Four friends lose themselves in a carefree South-East Asian holiday. Only three come back. Dave and Alice return home to their young family desperate for answers about Jeremy's mysterious ...
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Four friends lose themselves in a carefree South-East Asian holiday. Only three come back. Dave and Alice return home to their young family desperate for answers about Jeremy's mysterious disappearance. When Alice's sister Steph returns not long after, a nasty secret is revealed about the night her boyfriend went missing. But it is only the first of many. Who amongst them knows what happened on that fateful night when they were dancing under a full moon in Cambodia? Written by
13th minute, they are sitting around the table with friends, the man stands up and ask others if they want something more to drink. He takes three bottles in his hands and one under his arm. In the next shot there is no bottle under his arm. See more »
Wish You Were Here is a directorial debut for actor Kieran Darcy-Smith and written by Darcy-Smith and his wife Felicity Price. The premise of the movie is promising: four Australian friends are enjoying a holiday in Cambodia, but one goes missing after a particularly "heavy" night of partying. The movie is superbly shot and mostly well acted, but I was nevertheless disappointed.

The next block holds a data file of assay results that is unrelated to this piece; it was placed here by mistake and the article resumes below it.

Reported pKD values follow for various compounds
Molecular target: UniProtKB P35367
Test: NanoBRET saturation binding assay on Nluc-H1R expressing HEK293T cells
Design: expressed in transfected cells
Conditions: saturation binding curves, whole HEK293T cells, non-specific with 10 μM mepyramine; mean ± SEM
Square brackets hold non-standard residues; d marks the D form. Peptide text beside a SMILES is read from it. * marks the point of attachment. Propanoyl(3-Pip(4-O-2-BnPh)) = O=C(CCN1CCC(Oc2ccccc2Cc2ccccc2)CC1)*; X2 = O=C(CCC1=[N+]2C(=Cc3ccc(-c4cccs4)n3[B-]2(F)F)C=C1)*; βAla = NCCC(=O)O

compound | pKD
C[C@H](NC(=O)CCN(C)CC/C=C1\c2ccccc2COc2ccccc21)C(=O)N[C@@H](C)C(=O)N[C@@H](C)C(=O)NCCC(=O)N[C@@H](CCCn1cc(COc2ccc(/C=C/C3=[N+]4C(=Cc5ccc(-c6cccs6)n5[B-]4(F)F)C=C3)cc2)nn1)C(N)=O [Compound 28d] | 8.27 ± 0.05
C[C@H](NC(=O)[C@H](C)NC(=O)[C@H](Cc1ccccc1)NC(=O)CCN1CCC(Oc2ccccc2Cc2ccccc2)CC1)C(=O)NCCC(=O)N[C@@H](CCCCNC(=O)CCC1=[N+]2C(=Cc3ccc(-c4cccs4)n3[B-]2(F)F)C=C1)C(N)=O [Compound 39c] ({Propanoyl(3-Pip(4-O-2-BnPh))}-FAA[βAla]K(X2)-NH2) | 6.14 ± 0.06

We see the holiday firstly as a 10 minute sequence which moved too rapidly for me. As the movie progresses the holiday is shown in beautiful flashbacks, which give us insight into the characters as well as depicting some of the events that took place. When husband and wife, Dave and Alice (Joel Edgerton and Felicity Price) return to Sydney, they leave Alice's sister, Steph (Teresa Palmer), to try to find out what happened to her boyfriend, Jeremy (Antony Starr). Dave is uneasy and troubled, and even more so when Steph arrives home and the first of many secrets is uncovered.
Joel Edgerton is marvellous as a man wracked with guilt and tormented by secrets and lies he dare not reveal. Teresa Palmer is also very good, but unfortunately her part is underwritten. I found that I became a bit bored with Felicity Price's character, Alice, especially when we start to see more and more of her and less of Dave. About half way through, the movie seemed to become stuck, and I was wanting the original storyline to develop and to give answers to the mystery. When truth is finally revealed, it is terrifying, but it feels anti-climactic, because we've had to wait too long.
I found it hard to sweep my expectations aside and see the movie as the writers/director intended it to be: a story about the effect on family life when one spouse hides a dark truth from their partner. I was expecting more of a thriller, and even as I tried to accept the way the plot unfolded, I still found it disappointing. At certain times I felt sympathy for the characters and I felt their pain; but there were scenes where the magnitude of emotions that the characters were experiencing was not adequately conveyed, (for example, the ending). Obviously, Wish You Were Here was not as engrossing for me as it was for others, but I wish it had been.
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